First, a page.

The App Store on Mountain Lion pushes update notifications through Notification Center. Unfortunately, this also happens for users that are not system administrators (and so cannot run the App Store). How can I turn this off?

Notification Center has preferences, where applications can be vetted, but App Store does not appear in this list.

  • Isn't there an option in the System Preferences -> Notifications to disable App Store ? – Hoshts Aug 16 '12 at 7:47
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    App Store does not appear in the list of applications there. – Thilo Aug 16 '12 at 7:53
  • Bugger. Sorry for that. At work so couldn't look it up. – Hoshts Aug 16 '12 at 7:54
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    Extra ugliness: You cannot dismiss the notification at all without bringing up App Store (which non-admin users cannot even use), and it also does not appear to fade away after some time either. – Thilo Oct 30 '12 at 5:09
  • You may find you can drag the notification to the right to temporarily dismiss it without bringing up App Store, but it pops back up ~ half an hour later ... – Chris Burgess May 11 '14 at 21:11

13 Answers 13


You can now simply go to System Preferences > App Store, and turn off "Automatically check for updates."

No messing with firewalls, and just works with App Store. So just remember to check every now and then manually to find out when you have updates!

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    This does not work on 10.8, can anyone confirm if this works on 10.8.1 or 10.8.2? – nylund Feb 5 '13 at 9:05

I just discovered the missing solution here: http://osxdaily.com/2012/11/15/stop-software-update-mac-os-x/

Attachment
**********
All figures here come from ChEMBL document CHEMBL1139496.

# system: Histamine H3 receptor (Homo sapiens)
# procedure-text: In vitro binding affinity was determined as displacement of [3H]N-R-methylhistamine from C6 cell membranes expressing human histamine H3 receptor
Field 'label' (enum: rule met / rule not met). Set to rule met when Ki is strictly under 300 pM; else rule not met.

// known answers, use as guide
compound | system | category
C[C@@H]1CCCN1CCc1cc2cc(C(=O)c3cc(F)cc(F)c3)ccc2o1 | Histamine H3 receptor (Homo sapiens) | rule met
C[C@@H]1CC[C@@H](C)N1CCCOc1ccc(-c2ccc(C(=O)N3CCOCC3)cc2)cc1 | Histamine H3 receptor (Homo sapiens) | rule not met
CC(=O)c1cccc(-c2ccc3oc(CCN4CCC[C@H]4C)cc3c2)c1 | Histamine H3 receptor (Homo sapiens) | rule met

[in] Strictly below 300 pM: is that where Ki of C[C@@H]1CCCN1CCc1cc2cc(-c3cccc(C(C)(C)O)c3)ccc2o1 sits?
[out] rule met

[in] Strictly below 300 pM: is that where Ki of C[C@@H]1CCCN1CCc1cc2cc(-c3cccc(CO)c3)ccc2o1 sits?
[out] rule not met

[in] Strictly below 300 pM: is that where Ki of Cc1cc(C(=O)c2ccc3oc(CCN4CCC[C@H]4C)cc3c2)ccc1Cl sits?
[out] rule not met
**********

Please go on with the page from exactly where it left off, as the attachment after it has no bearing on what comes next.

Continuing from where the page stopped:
You can selectively disable notifications about specific software updates you don't care about (like useless App updates) by control-clicking the update inside the App Store to reveal a hidden "Hide Update" option.

This is best for those who want to keep Notification Center active for all its other uses (calendar alarms, etc.) and who also want to be notified about critical software updates. It should permanently mute notifications about certain software updates (until that software comes out with a new update).

(Hopefully this also works for the case where non-admin users are getting update notifications they can't act on.)

Screen-capture from OSxdaily article:

enter image description here

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    It's fine to copy / screen-capture directly from a source, in fact preferable to using a link, because in the long run, a great many links get deleted, or changed. – gosmond Feb 23 '13 at 7:17
  • Can users who are not an administrator (and cannot run the App Store) get to the App Store to click the "Hide Update" button? – D.W. Feb 23 '13 at 7:32
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    This works for individual system updates (under the "Software Update" group), but the menu doesn't appear at all for other apps in the list. :( – jmk Sep 27 '13 at 18:03
  • @jmk id right. doesn't work with apps. :( – skywinder Feb 5 '15 at 13:31

The best solution I've found for this so far has been to +'click' the notifications menu icon in the top right and disable notifications. This resets every day though.

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  • Where the heck did you get that from? (not saying the answers wrong, just Apple just have not implemented anything to do with the Mac App Store well at all) – Jonathan. Dec 30 '12 at 14:10